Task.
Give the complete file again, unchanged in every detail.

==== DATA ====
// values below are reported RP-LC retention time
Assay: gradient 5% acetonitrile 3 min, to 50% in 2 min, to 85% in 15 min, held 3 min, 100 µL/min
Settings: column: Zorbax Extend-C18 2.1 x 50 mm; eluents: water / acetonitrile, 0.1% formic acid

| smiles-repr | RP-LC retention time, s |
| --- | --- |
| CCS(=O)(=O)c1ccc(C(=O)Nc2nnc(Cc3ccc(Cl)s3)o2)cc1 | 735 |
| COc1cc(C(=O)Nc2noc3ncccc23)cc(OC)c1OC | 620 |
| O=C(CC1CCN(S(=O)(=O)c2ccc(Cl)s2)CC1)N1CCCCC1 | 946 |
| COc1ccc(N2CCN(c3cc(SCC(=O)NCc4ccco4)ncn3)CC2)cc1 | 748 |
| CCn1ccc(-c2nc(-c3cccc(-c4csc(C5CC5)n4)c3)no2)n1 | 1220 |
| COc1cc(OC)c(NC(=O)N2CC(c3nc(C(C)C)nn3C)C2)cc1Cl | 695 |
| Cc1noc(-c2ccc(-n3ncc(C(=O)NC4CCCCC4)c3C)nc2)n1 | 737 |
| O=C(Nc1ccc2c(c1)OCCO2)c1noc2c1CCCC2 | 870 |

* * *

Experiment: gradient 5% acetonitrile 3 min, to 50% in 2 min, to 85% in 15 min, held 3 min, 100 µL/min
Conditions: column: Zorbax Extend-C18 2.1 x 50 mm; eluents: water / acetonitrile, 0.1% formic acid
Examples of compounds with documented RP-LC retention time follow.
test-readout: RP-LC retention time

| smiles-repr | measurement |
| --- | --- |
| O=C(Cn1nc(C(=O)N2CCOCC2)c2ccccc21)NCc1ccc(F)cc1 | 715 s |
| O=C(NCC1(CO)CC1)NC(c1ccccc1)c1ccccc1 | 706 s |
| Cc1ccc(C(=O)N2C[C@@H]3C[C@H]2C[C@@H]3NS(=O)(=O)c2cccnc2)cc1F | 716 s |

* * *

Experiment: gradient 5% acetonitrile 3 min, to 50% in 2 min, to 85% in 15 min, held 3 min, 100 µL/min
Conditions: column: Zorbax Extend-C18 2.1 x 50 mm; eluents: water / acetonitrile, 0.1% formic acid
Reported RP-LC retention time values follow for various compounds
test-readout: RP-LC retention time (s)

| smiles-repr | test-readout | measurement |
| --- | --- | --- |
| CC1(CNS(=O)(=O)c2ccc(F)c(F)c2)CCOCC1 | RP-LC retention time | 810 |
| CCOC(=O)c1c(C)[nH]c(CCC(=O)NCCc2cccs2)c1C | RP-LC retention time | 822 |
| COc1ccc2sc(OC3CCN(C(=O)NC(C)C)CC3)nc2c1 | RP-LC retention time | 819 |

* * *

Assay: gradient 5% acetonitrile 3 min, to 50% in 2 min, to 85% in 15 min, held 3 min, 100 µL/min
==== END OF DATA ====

// values below are reported RP-LC retention time
Assay: gradient 5% acetonitrile 3 min, to 50% in 2 min, to 85% in 15 min, held 3 min, 100 µL/min
Settings: column: Zorbax Extend-C18 2.1 x 50 mm; eluents: water / acetonitrile, 0.1% formic acid

| smiles-repr | RP-LC retention time, s |
| --- | --- |
| CCS(=O)(=O)c1ccc(C(=O)Nc2nnc(Cc3ccc(Cl)s3)o2)cc1 | 735 |
| COc1cc(C(=O)Nc2noc3ncccc23)cc(OC)c1OC | 620 |
| O=C(CC1CCN(S(=O)(=O)c2ccc(Cl)s2)CC1)N1CCCCC1 | 946 |
| COc1ccc(N2CCN(c3cc(SCC(=O)NCc4ccco4)ncn3)CC2)cc1 | 748 |
| CCn1ccc(-c2nc(-c3cccc(-c4csc(C5CC5)n4)c3)no2)n1 | 1220 |
| COc1cc(OC)c(NC(=O)N2CC(c3nc(C(C)C)nn3C)C2)cc1Cl | 695 |
| Cc1noc(-c2ccc(-n3ncc(C(=O)NC4CCCCC4)c3C)nc2)n1 | 737 |
| O=C(Nc1ccc2c(c1)OCCO2)c1noc2c1CCCC2 | 870 |

* * *

Experiment: gradient 5% acetonitrile 3 min, to 50% in 2 min, to 85% in 15 min, held 3 min, 100 µL/min
Conditions: column: Zorbax Extend-C18 2.1 x 50 mm; eluents: water / acetonitrile, 0.1% formic acid
Examples of compounds with documented RP-LC retention time follow.
test-readout: RP-LC retention time

| smiles-repr | measurement |
| --- | --- |
| O=C(Cn1nc(C(=O)N2CCOCC2)c2ccccc21)NCc1ccc(F)cc1 | 715 s |
| O=C(NCC1(CO)CC1)NC(c1ccccc1)c1ccccc1 | 706 s |
| Cc1ccc(C(=O)N2C[C@@H]3C[C@H]2C[C@@H]3NS(=O)(=O)c2cccnc2)cc1F | 716 s |

* * *

Experiment: gradient 5% acetonitrile 3 min, to 50% in 2 min, to 85% in 15 min, held 3 min, 100 µL/min
Conditions: column: Zorbax Extend-C18 2.1 x 50 mm; eluents: water / acetonitrile, 0.1% formic acid
Reported RP-LC retention time values follow for various compounds
test-readout: RP-LC retention time (s)

| smiles-repr | test-readout | measurement |
| --- | --- | --- |
| CC1(CNS(=O)(=O)c2ccc(F)c(F)c2)CCOCC1 | RP-LC retention time | 810 |
| CCOC(=O)c1c(C)[nH]c(CCC(=O)NCCc2cccs2)c1C | RP-LC retention time | 822 |
| COc1ccc2sc(OC3CCN(C(=O)NC(C)C)CC3)nc2c1 | RP-LC retention time | 819 |

* * *

Assay: gradient 5% acetonitrile 3 min, to 50% in 2 min, to 85% in 15 min, held 3 min, 100 µL/min